As campus chaplaincy changes, it’s encountering some challenges. For one thing, the career path to campus chaplaincy in Canada isn’t necessarily straightforward and there aren’t many ways to formally train for the job. Only two schools in the country offer degree or diploma programs for chaplaincy. And only one of them has course offerings geared towards working in an educational environment. One of these institutions is the Associated Canadian Theological Schools Seminaries, or ACTS, at Trinity Western University, where Gloria Woodland directs the chaplaincy training program. “There’s often a misunderstanding of what the role of a chaplain is. It’s a spiritual health practitioner,” she says. “You would think that anyone who had been through a seminary program or trained for clergy would have the ability to come into a chaplaincy role, and it really does take more than that. It’s going to [take] interpersonal skills, as well as skills in the field of psychology, mental health, and a theological perspective.”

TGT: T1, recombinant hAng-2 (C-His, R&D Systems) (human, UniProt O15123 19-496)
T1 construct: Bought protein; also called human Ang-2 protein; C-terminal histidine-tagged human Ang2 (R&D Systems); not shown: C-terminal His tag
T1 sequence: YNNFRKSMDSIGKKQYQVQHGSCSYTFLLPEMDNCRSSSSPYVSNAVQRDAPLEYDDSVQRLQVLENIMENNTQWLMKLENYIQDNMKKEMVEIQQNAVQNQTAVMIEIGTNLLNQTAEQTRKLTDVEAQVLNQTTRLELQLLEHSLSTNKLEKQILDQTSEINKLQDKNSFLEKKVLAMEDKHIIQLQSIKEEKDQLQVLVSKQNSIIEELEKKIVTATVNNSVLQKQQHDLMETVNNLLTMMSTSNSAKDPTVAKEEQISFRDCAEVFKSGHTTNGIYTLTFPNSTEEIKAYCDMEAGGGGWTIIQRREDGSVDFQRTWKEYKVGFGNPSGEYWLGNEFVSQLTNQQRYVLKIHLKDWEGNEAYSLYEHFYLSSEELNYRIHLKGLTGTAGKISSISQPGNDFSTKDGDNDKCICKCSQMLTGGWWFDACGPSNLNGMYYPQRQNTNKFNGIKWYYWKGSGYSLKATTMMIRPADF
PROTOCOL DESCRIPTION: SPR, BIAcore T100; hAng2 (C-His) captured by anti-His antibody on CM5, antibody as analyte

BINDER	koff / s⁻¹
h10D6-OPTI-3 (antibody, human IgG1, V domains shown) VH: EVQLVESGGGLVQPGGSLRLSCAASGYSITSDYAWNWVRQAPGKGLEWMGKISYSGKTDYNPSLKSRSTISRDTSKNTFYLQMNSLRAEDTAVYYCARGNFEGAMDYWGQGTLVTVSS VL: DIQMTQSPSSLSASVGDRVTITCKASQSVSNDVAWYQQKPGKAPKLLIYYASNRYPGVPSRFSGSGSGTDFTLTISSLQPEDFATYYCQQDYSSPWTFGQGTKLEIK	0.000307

Then there’s the issue of institutional memory. For faith traditions new to a role that has its origins in Christianity, this means figuring out what chaplaincy means within their own cultural and theological contexts. “A chaplain is not necessarily an imam, and an imam is not necessarily a chaplain,” says Ryerson’s Mr. Dwyer. “So we need to have a conversation around what it means to be a Muslim chaplain. … the Muslim community just needs to make its voice heard and take ownership of the term.”
The recontextualizing of the campus chaplaincy – both as a non-denominational spirituality and as a form of mental health care – can be a problem even as it has helped to renew attention to the office. “There may be students who aren’t in a certain world religion who can still feel that chaplaincy is for them; they come in and have a tea and meditate. The flip side is that it’s easy to downplay religion and not service students who identify as religious,” Dr. Parks says. For that reason, she says, the team at McGill has been careful to raise the issue of religious students on equity grounds “as an important part of the university who deserve to be served.